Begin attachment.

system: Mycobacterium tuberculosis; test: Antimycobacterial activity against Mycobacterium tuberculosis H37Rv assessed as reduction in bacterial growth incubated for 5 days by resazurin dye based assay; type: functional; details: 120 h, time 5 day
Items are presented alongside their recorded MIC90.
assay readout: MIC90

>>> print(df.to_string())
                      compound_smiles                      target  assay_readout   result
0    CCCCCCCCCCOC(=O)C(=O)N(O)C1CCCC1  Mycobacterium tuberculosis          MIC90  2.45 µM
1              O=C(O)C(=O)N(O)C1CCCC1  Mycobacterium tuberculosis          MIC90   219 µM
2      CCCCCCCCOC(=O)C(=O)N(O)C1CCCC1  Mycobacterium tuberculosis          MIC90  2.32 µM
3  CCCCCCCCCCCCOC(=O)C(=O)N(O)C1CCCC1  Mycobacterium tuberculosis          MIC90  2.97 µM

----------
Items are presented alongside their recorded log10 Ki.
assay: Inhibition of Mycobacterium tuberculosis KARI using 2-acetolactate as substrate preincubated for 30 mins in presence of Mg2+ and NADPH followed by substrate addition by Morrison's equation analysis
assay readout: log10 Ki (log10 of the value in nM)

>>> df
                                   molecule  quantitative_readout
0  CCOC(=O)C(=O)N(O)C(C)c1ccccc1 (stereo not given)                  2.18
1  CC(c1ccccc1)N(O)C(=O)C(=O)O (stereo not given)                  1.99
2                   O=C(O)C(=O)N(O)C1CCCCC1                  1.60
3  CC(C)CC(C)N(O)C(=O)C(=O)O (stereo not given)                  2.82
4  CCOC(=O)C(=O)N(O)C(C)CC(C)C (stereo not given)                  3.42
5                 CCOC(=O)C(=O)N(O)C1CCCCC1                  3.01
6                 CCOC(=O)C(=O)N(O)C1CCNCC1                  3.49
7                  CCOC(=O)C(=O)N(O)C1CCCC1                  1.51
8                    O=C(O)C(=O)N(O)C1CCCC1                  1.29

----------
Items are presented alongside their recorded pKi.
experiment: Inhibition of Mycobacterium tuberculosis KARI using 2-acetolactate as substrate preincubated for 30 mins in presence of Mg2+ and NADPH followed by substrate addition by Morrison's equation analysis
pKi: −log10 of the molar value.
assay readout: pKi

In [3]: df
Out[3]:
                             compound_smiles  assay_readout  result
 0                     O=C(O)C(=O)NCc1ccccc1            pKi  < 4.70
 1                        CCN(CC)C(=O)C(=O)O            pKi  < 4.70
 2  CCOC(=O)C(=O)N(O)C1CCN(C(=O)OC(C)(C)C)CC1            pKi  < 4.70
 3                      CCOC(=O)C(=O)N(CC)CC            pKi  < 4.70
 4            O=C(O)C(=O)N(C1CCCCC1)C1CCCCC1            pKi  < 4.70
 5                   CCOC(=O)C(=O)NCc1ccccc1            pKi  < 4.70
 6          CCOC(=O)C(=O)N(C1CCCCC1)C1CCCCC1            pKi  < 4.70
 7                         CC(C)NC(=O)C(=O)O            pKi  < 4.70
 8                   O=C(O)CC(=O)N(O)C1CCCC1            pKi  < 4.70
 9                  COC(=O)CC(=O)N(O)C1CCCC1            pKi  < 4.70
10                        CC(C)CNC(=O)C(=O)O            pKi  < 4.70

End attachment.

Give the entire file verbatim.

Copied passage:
system: Mycobacterium tuberculosis; test: Antimycobacterial activity against Mycobacterium tuberculosis H37Rv assessed as reduction in bacterial growth incubated for 5 days by resazurin dye based assay; type: functional; details: 120 h, time 5 day
Items are presented alongside their recorded MIC90.
assay readout: MIC90

>>> print(df.to_string())
                      compound_smiles                      target  assay_readout   result
0    CCCCCCCCCCOC(=O)C(=O)N(O)C1CCCC1  Mycobacterium tuberculosis          MIC90  2.45 µM
1              O=C(O)C(=O)N(O)C1CCCC1  Mycobacterium tuberculosis          MIC90   219 µM
2      CCCCCCCCOC(=O)C(=O)N(O)C1CCCC1  Mycobacterium tuberculosis          MIC90  2.32 µM
3  CCCCCCCCCCCCOC(=O)C(=O)N(O)C1CCCC1  Mycobacterium tuberculosis          MIC90  2.97 µM

----------
Items are presented alongside their recorded log10 Ki.
assay: Inhibition of Mycobacterium tuberculosis KARI using 2-acetolactate as substrate preincubated for 30 mins in presence of Mg2+ and NADPH followed by substrate addition by Morrison's equation analysis
assay readout: log10 Ki (log10 of the value in nM)

>>> df
                                   molecule  quantitative_readout
0  CCOC(=O)C(=O)N(O)C(C)c1ccccc1 (stereo not given)                  2.18
1  CC(c1ccccc1)N(O)C(=O)C(=O)O (stereo not given)                  1.99
2                   O=C(O)C(=O)N(O)C1CCCCC1                  1.60
3  CC(C)CC(C)N(O)C(=O)C(=O)O (stereo not given)                  2.82
4  CCOC(=O)C(=O)N(O)C(C)CC(C)C (stereo not given)                  3.42
5                 CCOC(=O)C(=O)N(O)C1CCCCC1                  3.01
6                 CCOC(=O)C(=O)N(O)C1CCNCC1                  3.49
7                  CCOC(=O)C(=O)N(O)C1CCCC1                  1.51
8                    O=C(O)C(=O)N(O)C1CCCC1                  1.29

----------
Items are presented alongside their recorded pKi.
experiment: Inhibition of Mycobacterium tuberculosis KARI using 2-acetolactate as substrate preincubated for 30 mins in presence of Mg2+ and NADPH followed by substrate addition by Morrison's equation analysis
pKi: −log10 of the molar value.
assay readout: pKi

In [3]: df
Out[3]:
                             compound_smiles  assay_readout  result
 0                     O=C(O)C(=O)NCc1ccccc1            pKi  < 4.70
 1                        CCN(CC)C(=O)C(=O)O            pKi  < 4.70
 2  CCOC(=O)C(=O)N(O)C1CCN(C(=O)OC(C)(C)C)CC1            pKi  < 4.70
 3                      CCOC(=O)C(=O)N(CC)CC            pKi  < 4.70
 4            O=C(O)C(=O)N(C1CCCCC1)C1CCCCC1            pKi  < 4.70
 5                   CCOC(=O)C(=O)NCc1ccccc1            pKi  < 4.70
 6          CCOC(=O)C(=O)N(C1CCCCC1)C1CCCCC1            pKi  < 4.70
 7                         CC(C)NC(=O)C(=O)O            pKi  < 4.70
 8                   O=C(O)CC(=O)N(O)C1CCCC1            pKi  < 4.70
 9                  COC(=O)CC(=O)N(O)C1CCCC1            pKi  < 4.70
10                        CC(C)CNC(=O)C(=O)O            pKi  < 4.70